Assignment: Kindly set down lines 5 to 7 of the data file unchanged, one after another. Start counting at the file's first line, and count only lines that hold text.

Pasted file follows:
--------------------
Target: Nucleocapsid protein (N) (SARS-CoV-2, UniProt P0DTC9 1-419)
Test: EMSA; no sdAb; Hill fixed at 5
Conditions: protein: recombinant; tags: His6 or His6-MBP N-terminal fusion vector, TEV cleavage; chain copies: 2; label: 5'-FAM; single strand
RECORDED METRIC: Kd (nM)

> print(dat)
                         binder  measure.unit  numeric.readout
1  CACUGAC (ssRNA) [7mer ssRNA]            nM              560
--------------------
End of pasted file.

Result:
> print(dat)
                         binder  measure.unit  numeric.readout
1  CACUGAC (ssRNA) [7mer ssRNA]            nM              560